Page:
I was able to find some of my school friends now much older as was I. But when I tried to switch the initial conversation from English to Gaelic, I once more met blank stares. I continued my search in the pub and the restaurant and in the shops, but to my dismay I heard not a single word of Gaelic. In desperation I asked one of my old friends if there was anyone I could have a conversation in Gaelic with? I was told that the school teacher might speak Gaelic, but it turned out that her fluency was rather worse than mine. I asked her if there was anyone I could talk to. She thought that perhaps Fiona Mackenzie might be able to help. Fiona was now 85 and she was indeed a fluent Gaelic speaker. She was quite impressed with my ability to converse, but unfortunately, she kept switching back to English. I’m not used to speaking Gaelic anymore she told me. I asked who she talked to in Gaelic. I don’t very often she explained. It turned out that nearly everyone she knew spoke only English and that had become her habit too.

My Gaelic journey had come to an end. If I wanted to be a vernacular speaker my only option was to live with Fiona Mackenzie which would make commuting to Aberdeen rather difficult or else move to the Outer Hebrides or a small pocket on the tip of Skye.

I had put in enormous efforts to make up for my failure to appreciate the benefits of Gaelic road signs. I had done my bit to preserve Gaelic as a living language in Scotland, but it had turned out my goal of adding to the Gaelic vernacular speakers of Scotland was only going to be possible if I moved to one of the remotest and most sparsely populated villages in Scotland where the only speakers were in their eighties and nineties. This would obviously leave me quite quickly as the only Gaelic speaker in the village.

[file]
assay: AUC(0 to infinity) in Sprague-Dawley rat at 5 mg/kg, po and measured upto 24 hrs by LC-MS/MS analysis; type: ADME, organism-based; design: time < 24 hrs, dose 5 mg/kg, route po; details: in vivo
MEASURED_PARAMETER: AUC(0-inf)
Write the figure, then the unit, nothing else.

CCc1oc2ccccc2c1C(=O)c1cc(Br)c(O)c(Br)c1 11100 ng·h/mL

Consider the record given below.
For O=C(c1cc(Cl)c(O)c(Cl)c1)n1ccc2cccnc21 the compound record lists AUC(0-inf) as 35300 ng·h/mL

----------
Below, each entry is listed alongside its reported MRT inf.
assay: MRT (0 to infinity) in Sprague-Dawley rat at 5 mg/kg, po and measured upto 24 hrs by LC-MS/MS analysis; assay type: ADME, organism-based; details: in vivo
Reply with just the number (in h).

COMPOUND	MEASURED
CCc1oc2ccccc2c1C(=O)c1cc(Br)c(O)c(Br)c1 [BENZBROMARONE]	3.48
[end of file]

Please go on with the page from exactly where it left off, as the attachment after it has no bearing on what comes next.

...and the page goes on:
But still I recommend those who criticised me a year ago to take the same journey I did. They would then discover the utility of the Gaelic language. How it helps the learner to understand and pronounce road signs and avoid getting lost. Most importantly if enough Scots chose to make the effort to actually learn Gaelic, rather than merely support ever more funding for ever fewer speakers, I might be able to use the Gaelic that I learned. I will keep learning Gaelic in the hope that one day I will find someone in Aberdeenshire who speaks it rather than merely cares about its preservation, but I’m afraid the only languages that I will speak here will be Polish and Russian.

But at least I can watch BBC Alba and have atoned for the sin of thinking that Gaelic road signs were not useful.

The excellent Effie Deans writes at Lily of St. Leonard’s here.